Editor’s Note: Views expressed in guest columns and letters to the editor reflect the views of the author, not the views of The State News.
Maybe it’s because I’m an angry, man-hating, feminist, liberal b****, but I can’t help but notice the not-so-subtle misogyny that runs rampant on Michigan State’s campus on a daily basis.
I’ve spent more than four years in East Lansing, and during that time period, I’ve learned many important lessons — an unfortunate number of which pertain to how I should dress and act in certain situations. In short, the best way to sum up the lessons I’ve gleaned from sexual harassment on campus is: Don’t be a woman.
Let me give you some examples. My freshman year, I learned not to go for a run on campus on the day of a football game — or anywhere near campus, for that matter. The repercussions for doing so would be to receive an undue amount of unwanted attention and several unsolicited calls of: “Hey, girl.”
As an avid runner, I often have the problem of deciding what to wear when running in the summer.
Michigan summers can get unbearably hot at times, and when I’m preparing to go out for a three-mile-plus run in 90-degree weather, I often contemplate wearing nothing more than shorts and a sports bra.
Although this might seem unreasonable or too revealing to some, I find it can be, at times, the only suitable outfit for running in high heat and humidity. Unfortunately, I often find a string of good reasons not to leave the house dressed as such.
Mostly, it’s my fear of attracting unwanted attention in the form of honking cars, shouts from passers-by and the always-dreaded slow-driving creep who tries to “offer you a ride” somewhere.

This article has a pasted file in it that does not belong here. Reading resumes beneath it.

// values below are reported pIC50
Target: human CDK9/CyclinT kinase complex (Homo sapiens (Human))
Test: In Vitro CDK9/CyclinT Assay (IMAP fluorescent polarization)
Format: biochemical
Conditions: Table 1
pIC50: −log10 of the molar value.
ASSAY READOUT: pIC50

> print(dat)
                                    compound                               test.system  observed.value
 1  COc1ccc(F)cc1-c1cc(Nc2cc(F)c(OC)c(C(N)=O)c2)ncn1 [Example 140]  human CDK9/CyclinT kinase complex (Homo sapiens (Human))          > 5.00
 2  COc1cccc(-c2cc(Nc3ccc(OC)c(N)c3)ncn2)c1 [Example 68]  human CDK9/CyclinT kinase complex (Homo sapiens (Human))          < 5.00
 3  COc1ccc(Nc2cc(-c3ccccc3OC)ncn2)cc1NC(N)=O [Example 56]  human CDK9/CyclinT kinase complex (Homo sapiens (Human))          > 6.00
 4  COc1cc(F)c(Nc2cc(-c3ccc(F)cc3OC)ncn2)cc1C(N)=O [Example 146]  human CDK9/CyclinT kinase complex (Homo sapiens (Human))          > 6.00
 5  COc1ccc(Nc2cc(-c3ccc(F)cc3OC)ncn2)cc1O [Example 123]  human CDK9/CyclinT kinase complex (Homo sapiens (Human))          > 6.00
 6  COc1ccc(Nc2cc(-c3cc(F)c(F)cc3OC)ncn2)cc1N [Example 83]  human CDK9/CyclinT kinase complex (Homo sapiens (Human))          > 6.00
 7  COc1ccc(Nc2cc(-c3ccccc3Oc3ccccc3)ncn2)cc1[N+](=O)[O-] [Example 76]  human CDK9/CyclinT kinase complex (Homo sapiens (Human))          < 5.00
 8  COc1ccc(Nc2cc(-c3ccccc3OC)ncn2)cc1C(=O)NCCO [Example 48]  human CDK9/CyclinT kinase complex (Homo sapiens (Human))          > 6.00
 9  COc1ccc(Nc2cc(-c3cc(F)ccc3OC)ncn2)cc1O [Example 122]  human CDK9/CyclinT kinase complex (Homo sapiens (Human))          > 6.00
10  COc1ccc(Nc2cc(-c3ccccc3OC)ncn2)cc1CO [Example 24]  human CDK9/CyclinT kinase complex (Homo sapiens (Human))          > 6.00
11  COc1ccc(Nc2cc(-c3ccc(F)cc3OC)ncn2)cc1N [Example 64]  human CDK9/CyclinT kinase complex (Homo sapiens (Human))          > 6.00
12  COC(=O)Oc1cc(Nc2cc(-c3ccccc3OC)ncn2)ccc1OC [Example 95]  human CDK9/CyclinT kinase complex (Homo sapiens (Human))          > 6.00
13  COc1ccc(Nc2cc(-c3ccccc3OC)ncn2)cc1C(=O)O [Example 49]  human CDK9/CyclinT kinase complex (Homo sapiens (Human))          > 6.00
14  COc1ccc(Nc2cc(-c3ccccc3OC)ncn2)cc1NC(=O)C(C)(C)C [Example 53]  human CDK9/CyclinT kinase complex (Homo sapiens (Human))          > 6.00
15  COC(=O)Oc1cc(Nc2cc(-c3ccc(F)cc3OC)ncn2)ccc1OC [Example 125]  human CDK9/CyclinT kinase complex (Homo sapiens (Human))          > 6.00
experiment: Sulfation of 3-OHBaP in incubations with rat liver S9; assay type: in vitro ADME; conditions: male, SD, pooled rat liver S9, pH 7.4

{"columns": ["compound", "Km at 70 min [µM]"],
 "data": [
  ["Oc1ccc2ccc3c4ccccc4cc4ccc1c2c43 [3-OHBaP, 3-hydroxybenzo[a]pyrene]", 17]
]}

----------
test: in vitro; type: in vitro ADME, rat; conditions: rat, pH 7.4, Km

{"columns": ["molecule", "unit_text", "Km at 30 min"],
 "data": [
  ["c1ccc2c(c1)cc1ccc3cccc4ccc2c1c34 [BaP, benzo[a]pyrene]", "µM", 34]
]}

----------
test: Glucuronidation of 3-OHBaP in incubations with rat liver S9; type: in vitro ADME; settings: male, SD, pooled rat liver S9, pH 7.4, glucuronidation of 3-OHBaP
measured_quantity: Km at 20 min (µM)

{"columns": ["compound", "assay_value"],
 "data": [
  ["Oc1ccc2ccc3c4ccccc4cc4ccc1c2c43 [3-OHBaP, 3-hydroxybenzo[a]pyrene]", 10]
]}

Several other incidents have taken place at bus stops. For example, one day I was standing at an overcrowded bus stop, waiting for the bus — let me just say, I was dressed far too warmly for the weather — and a group of young men walked by, each letting his eyes wander toward me, blatantly “checking me out.” Instantly, I felt vulnerable, uncomfortable and slightly disgusted.
On a separate occasion, I was waiting for the bus late at night with my friend. This was during the winter, so we were both wearing large coats. My friend and I were sitting down, facing the road, deeply engaged in conversation, when a car of college-age boys drove by and shouted “nice tits.” Considering both of our chests were successfully concealed at the time by our heavy winter coats, I can only assume this was a joke. I didn’t find it funny.
Clearly, I can’t always blame this behavior on what I’m wearing. Things like this happen all the time, no matter what a woman might or might not be wearing, and I don’t claim to be the only recipient of such attention.
Most women likely will corroborate my story with a shared experience of their own. And for those who might claim it’s all in good fun, that men only mean it as a compliment, well, I hate to break it to you, but not all women are constantly seeking approval from men.
A woman might choose to look nice not to impress a man, but simply because she wants to.
In fact, a 2010 study by the U.K. fashion website, My Celebrity Fashion, found two-thirds of women actually dress to impress other women. This might come as a surprise, but not all women need, or want, the approval of a man — particularly not when that man is a stranger shouting out of his car window.
Some feel it is a woman’s duty to dress appropriately in order to prevent her from being the recipient of unwanted attention. I disagree.
Why should it be my burden? Why must I be forced to overthink every outfit? And why, once I think I’ve found something appropriate, should it be possible that one man giving me a too-friendly look can make me feel self-conscious and cause me to completely regret my choice of clothing for that day?
Personally, I’d like to think men have some ability to control themselves.
Sexual harassment is a problem everywhere, not just on college campuses. I understand those who commit these acts of harassment might not consider it to be a big deal, but it is. Sexual harassment breeds an environment of fear.
When students can’t feel safe in their everyday environment, I believe that is unreasonable.
And women already have too many reasons to be afraid. Several cases of sexual assault are reported on campus each year, and an unknown number go unreported. This is an issue we need to take seriously.
All I’m asking is that the men on Michigan State’s campus take a serious look at their actions.
There is a right way and a wrong way to treat a woman.
Figure out which is which.
Caron Creighton is a guest columnist at The State News and a professional writing senior. Reach her at firstname.lastname@example.org.